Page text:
Landmark report announces world’s construction sector could reach zero emissions by 2050
The World Green Building Council (WorldGBC) has released a landmark report announcing that the world’s construction sector could reduce its carbon emissions by 40 percent by the year 2030. And further to this, that it has the potential to achieve net zero emissions by 2050, which would be in alignment with the Australian government’s commitment to the Paris Climate Agreement.
According to the council, the building and construction sector accounts for 39 percent of all carbon emissions globally. 28 percent of this is made up of operational emissions from energy used to heat, cool and light buildings, while the remaining 11 percent is from ‘embodied’ emissions, which are associated with materials and construction processes throughout the building lifecycle. According to the report, these have long been overlooked, however reducing these will play an important part in keeping global temperatures from rising in excess.
A change in mindset
The report, ‘Bringing embodied carbon upfront’ is promoting a vision that has received much support, seeing endorsement by representatives from developers and construction companies, financial institutions, city networks and government, as well as industry representatives from concrete, steel and timber.
The report’s focuses heavily on demystifying embodied carbon emissions, through breaking down complex terminology and creating a common language that establishes just what net zero embodied carbon would look like and entail for the industry.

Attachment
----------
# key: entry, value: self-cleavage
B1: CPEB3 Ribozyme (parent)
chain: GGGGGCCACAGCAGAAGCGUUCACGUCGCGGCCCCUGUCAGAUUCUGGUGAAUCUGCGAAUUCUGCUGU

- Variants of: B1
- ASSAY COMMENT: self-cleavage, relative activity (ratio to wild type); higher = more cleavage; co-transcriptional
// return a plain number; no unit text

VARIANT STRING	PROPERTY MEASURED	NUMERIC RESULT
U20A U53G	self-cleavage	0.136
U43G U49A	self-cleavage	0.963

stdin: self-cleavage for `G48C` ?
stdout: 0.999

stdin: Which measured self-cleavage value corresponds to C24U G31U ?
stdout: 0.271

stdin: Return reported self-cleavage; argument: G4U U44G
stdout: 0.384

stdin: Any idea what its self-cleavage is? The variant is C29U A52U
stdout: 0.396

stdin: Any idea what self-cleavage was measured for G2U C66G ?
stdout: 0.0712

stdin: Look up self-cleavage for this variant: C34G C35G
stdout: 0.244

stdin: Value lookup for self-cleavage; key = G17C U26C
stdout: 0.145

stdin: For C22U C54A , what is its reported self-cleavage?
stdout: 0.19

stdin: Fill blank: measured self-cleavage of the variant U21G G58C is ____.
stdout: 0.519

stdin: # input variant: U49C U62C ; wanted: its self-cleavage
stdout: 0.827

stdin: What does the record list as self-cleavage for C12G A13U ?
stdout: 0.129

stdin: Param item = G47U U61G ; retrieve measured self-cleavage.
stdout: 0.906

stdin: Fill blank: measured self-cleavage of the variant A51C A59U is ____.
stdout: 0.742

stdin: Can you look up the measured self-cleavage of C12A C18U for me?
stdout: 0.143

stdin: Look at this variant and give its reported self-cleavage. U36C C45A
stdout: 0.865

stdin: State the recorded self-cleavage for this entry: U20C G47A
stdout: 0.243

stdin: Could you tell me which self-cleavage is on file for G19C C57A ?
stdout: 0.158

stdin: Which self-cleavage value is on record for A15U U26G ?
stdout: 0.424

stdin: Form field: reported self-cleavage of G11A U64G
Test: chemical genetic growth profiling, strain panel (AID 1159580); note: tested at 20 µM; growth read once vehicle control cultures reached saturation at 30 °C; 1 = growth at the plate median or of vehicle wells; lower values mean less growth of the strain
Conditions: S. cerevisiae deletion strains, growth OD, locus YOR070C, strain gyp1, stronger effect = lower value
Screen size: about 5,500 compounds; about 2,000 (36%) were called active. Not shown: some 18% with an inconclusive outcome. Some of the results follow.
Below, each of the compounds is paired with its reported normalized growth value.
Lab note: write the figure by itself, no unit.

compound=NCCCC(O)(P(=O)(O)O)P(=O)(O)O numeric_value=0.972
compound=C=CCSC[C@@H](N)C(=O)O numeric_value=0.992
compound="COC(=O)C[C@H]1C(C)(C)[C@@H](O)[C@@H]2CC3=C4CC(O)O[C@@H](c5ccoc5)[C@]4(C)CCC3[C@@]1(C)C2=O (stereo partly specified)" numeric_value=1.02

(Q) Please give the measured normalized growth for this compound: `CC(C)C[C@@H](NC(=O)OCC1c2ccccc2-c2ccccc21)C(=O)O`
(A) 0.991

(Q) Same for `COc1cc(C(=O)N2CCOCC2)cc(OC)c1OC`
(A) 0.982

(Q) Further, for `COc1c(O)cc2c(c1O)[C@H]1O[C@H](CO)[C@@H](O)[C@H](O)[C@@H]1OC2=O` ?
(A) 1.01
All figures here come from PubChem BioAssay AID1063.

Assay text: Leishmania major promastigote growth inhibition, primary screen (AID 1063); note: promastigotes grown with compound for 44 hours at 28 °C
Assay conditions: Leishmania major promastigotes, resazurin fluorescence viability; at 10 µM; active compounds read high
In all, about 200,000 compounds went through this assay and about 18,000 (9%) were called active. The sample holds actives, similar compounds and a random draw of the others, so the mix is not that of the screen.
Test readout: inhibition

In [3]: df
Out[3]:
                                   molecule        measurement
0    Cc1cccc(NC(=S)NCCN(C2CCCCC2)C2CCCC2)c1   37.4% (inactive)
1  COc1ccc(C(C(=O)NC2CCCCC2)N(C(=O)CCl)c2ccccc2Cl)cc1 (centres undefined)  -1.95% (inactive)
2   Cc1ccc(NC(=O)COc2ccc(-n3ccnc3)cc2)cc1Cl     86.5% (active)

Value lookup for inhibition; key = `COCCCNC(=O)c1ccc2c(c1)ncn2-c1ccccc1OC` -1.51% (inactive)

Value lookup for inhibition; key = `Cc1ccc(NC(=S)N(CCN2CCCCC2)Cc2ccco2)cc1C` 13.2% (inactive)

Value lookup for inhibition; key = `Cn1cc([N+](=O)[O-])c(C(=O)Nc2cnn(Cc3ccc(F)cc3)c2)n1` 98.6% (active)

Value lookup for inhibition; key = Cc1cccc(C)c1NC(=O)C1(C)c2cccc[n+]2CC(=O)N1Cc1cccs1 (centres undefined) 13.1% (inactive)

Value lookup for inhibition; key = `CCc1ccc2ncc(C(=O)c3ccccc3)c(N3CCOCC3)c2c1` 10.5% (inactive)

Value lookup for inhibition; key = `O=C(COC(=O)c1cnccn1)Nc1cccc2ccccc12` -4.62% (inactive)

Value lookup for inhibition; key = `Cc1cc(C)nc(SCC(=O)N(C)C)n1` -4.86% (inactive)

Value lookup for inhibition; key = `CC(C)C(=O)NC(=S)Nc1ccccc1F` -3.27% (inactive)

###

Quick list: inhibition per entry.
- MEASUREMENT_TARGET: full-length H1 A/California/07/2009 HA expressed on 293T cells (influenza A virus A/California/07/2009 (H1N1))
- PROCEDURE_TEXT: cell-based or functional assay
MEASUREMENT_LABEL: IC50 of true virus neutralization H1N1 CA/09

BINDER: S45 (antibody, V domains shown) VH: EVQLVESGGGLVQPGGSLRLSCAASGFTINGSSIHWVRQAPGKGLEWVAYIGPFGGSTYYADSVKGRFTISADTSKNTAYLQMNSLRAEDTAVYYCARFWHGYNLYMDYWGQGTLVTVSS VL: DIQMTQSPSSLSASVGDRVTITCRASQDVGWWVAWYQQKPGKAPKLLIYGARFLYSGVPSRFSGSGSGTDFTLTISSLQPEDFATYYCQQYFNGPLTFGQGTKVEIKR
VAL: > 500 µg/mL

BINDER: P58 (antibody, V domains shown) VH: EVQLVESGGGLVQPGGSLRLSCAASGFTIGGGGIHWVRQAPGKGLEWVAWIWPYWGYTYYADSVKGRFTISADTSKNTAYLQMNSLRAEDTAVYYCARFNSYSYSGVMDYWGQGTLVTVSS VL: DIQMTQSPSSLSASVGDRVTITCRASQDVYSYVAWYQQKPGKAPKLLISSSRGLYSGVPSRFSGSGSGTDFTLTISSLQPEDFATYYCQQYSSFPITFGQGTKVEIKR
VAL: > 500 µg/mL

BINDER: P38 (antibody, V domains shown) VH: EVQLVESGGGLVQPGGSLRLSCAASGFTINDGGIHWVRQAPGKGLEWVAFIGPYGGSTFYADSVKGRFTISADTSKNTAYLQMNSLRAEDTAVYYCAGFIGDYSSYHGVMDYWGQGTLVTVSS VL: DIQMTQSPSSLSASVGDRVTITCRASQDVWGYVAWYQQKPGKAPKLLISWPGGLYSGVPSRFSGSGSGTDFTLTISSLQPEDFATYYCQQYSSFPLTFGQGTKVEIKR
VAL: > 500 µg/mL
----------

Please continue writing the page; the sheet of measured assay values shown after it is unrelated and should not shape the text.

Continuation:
The future of environmental engineering and renewables
The WorldGBC’s report presents a clear pathway of actions that designers, investors, manufacturers, government, NGOs and researchers across the whole value chain can take to accelerate decarbonisation, address current market barriers and, develop low carbon alternative solutions for market.
“Our new report is a solution focused response to the urgent need to significantly reduce upfront emissions in buildings and construction and demand action across carbon intensive industries and materials.”WorldGBC CEO Christina Gamba said at the release of the report. “With the support of our global network and the endorsements we have received for the report, we are confident that we can stimulate market demand and facilitate radical whole value chain collaboration that will be truly transformative and benefit both people and planet.”
The report establishes 25 short and long-range actions which must be taken across aforementioned stakeholders in order for the plan to be delivered, including:
- Investors only financing new buildings, infrastructure or manufacturing plant which meet targets.
- Developers mandating discovery of supply chain data and construction site emissions
- Manufacturers shifting to renewable or low carbon energy
- Designers proposing best practice embodied carbon reduction targets
Job growth on the rise
This support for the decarbonisation of buildings shows the increased interest to seek out specialists within the area of sustainable construction and renewables, with a growing number of organisations pledging to embrace sustainable construction methods and renewable technologies to decrease emissions.
In a report released by the Climate Council, if a 50% Renewable Electricity is reached by 2030, it will lead to over 28,000 new jobs in Australia. NSW and Queensland would receive the largest job growth, with more than 17,000 combined, while Victoria would be expected to have an additional 4,000 jobs by 2030.
Even now, data reveals that a shift towards sustainable engineering and construction is growing rapidly, with the global renewable energy sector employing 11 million personnel in 2018, compared with 10.3 million in the year prior.
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